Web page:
The Hawaiians’ system apparently worked fine for them. But in modern times, how can the value of the earth’s resources be recovered and used for the good of the general public? This can be accomplished through taxation. Instead of taxing people’s hard-earned money, increase the tax on the value of the natural resources to which they hold title. If land were taxed at its full value, we would not have people like Zuckerberg paying a one-time purchase price for vast tracts of our precious island (followed by relatively insignificant annual property taxes).

    At the same time, the taxes on houses and other improvements—anything created by productive human activity—should be removed. Most homeowners would end up actually paying less taxes, since currently the taxes fall more heavily on their house than on the land under it.

    Just think for a minute, how is it possible for a few people to own so much of this island, while the middle class continues its slide into homelessness? The concentration of land in the hands of a few has jacked up the rents everyone else must pay them, simply to inhabit this earth. This is one of the prime factors that has led to the increasing gap between rich and poor.

    It’s time to fix the system.


  2. Ginger Doll November 22, 2018 8:29 am Reply

    Your free market Grassroots Institute solutions will work the same as Trump’s tax cuts which drastically reduced taxes on the wealthy while are little noticed by the working class.
    When public services are transferred to the private sector, wages and benefits to workers are reduced making it harder for those affected to live in the Hawaiian economy. The private sector then rewards itself with a handsome profit. Savings to the public are mostly non-existent.
    Just as Trump’s tax cuts are creating massive deficits, tax cuts in Hawaii will do the same.
    The solution is to increase taxes on those who can easily afford to pay. The Wealthy Class can pay more. It is the class that the Grassroots Institute was created to protect.


  3. Charlie Ryan November 22, 2018 10:09 am Reply

    I didn’t hear any of the Mayoral or County Council office seekers addressing this pension crisis as an issue when they were running for ofice. Now that the election is done, I’d like to see how the County Council responds to this issue, or if they irresponsibly “kick the can down the road”.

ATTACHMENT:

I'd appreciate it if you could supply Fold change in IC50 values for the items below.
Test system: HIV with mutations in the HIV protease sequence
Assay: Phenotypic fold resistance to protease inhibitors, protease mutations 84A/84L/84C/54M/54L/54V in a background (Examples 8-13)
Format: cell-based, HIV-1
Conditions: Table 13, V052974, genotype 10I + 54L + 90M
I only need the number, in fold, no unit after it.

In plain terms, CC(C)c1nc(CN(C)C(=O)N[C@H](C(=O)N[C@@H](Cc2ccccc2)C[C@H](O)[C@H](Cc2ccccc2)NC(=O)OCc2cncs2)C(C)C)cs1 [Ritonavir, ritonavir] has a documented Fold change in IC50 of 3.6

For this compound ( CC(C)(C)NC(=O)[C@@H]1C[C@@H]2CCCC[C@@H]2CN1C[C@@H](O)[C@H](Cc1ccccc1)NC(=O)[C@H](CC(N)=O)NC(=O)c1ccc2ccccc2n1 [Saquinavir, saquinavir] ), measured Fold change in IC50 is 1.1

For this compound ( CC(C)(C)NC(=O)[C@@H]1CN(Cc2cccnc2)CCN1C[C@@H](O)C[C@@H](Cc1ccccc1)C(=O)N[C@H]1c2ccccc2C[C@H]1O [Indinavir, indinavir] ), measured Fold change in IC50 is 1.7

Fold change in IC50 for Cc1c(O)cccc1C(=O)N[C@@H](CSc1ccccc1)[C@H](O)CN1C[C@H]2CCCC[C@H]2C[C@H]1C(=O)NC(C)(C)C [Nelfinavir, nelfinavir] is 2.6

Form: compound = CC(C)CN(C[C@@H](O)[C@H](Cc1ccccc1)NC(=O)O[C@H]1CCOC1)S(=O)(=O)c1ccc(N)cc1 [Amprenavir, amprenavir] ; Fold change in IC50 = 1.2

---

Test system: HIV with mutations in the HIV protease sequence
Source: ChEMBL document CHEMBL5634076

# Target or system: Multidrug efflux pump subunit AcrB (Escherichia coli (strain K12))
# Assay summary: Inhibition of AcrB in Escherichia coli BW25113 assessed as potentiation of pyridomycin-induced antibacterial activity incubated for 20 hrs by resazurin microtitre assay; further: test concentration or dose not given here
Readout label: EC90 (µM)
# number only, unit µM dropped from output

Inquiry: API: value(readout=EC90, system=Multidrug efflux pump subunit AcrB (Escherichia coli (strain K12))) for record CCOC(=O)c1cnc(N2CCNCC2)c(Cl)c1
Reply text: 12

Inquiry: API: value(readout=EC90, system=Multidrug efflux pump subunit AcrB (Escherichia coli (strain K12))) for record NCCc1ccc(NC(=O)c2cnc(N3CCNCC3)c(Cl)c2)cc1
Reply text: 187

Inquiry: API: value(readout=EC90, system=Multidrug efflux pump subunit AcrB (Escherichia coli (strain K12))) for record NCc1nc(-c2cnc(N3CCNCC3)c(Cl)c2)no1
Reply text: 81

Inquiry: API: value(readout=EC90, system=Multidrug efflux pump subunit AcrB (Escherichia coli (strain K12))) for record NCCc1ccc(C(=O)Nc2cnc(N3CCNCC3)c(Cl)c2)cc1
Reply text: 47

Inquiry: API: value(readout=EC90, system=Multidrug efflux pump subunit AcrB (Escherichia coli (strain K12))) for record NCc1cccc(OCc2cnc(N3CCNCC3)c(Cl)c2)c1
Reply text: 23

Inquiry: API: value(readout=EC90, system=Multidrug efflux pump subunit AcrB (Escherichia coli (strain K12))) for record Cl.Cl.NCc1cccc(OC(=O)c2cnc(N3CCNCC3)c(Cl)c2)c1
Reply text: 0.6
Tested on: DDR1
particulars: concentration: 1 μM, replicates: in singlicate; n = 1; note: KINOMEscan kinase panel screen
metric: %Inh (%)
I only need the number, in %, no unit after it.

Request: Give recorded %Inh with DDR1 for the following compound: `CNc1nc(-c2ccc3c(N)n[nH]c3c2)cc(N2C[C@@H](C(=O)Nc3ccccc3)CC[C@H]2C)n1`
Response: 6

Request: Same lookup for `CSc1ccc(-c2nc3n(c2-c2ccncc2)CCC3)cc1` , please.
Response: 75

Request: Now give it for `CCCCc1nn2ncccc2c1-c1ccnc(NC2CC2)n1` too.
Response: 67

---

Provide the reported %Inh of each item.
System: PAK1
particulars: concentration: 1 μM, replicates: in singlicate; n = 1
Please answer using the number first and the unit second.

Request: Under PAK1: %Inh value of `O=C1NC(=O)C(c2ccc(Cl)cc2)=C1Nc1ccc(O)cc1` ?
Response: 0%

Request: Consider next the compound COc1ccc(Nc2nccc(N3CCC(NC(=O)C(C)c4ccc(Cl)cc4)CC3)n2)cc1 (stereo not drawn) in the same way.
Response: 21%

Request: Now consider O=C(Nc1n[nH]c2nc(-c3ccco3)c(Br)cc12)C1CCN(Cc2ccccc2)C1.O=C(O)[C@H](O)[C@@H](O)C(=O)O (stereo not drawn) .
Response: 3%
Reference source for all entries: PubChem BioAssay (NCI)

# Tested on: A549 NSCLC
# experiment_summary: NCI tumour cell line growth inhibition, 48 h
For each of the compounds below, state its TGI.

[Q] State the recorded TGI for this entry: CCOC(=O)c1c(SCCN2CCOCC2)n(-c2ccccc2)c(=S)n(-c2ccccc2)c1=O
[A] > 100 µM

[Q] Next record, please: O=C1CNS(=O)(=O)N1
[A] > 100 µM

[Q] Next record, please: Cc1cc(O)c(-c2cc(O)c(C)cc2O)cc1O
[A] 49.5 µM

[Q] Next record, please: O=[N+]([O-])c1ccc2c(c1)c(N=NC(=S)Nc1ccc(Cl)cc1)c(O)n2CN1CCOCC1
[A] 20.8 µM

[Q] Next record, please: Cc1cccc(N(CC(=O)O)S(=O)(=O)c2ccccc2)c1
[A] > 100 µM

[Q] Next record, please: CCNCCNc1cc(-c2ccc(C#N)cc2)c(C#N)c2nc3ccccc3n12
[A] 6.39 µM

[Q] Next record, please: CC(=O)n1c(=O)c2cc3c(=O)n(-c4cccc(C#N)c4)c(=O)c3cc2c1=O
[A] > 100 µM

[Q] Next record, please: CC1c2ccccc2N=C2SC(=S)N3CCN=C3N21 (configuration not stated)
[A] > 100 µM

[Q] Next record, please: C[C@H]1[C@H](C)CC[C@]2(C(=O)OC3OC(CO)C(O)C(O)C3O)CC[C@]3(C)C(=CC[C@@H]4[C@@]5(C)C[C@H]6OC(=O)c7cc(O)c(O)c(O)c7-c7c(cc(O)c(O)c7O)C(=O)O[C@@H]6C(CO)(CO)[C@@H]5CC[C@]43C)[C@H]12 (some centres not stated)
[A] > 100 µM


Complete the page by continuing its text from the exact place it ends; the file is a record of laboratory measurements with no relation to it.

4. RG DeSoto November 22, 2018 12:06 pm Reply

    Kelii:
    All in all you’ve made some good points (although I won’t be holding my breath). The one thing that I want to point out is your inclusion of “public-private partnerships”. This is a euphemism and perhaps better descriptions of this terrible arrangement are state corporatism or crony capitalism. As you must know state corporatism is a polite name for fascism as is crony capitalism.
    Of course this so called partnership is dominated by the “public” or state side of the arrangement with the private side taking a back seat.
    The better approach is to get government out of the picture altogether wherever possible and rely on market forces and players. (here again, I won’t be holding my breath) The state is nothing less than a monopolizer of force and coercion–an organized ring of thieves which takes what it wants against which we have little defense.
    RG DeSoto


  5. manawai November 24, 2018 9:09 am Reply

    “The concentration of land in the hands of a few has jacked up the rents everyone else must pay them, simply to inhabit this earth. This is one of the prime factors that has led to the increasing gap between rich and poor.”

    Boy, that is some messed up thinking, Chamundi Sabanathan. The larger land owners would love to build more housing but there are many more voters here who don’t want ANY more housing built because they have theirs, of course, and they don’t want to loose existing views of open land, add more cars on the road or big box stores to help the poor with lower food and merchandise prices. So it is illogical thinking like yours that is exacerbating the housing and cost of living crises here. Ask folks like Joann Yukimura who pass bills to shackle developers with so many expensive extractions, and take so long even if those extracts are met, that developers, to many folks delight, avoid attempting to build here. So it’s “thinkers” like you who are actually preventing more reasonably-priced housing because the building of new housing is so curtailed that we have no hope of catching up with the constantly increasing demand for said housing. I guess you missed the class where students are taught that excessive demand over available supply causes increased product prices. Socialists try to change that by government control of prices, i.e. price fixing which actually results in the opposite of what they’re trying to accomplish. Fixing prices only causes even less supply to be added to the market’s inventory.


  6. manawai November 24, 2018 9:21 am Reply

    PS – If our politicians have failed after so many years to solve our housing crisis, then it’s obvious that their methods don’t work. Remember what the definition of crazy is? Yup, it’s happening here.


  7. Ginger Doll November 26, 2018 5:56 am Reply

    I agree. The large landowners will happily build more housing on Kauai, if permitted.
    Unfortunately, demand for a residence in paradise will always exceed supply. Kauai citizens will always be outbid by Mainlanders.
    How long before Kauai turns into Mauai? Or worse, Honolulu.
    Those who seek a market solution will secure massive profits for landowners while exacerbating homelessness.


Your email address will not be published. Required fields are marked *

*

By participating in online discussions you acknowledge that you have agreed to the TERMS OF SERVICE. An insightful discussion of ideas and viewpoints is encouraged, but comments must be civil and in good taste, with no personal attacks. If your comments are inappropriate, you may be banned from posting. To report comments that you believe do not follow our guidelines, send us an email.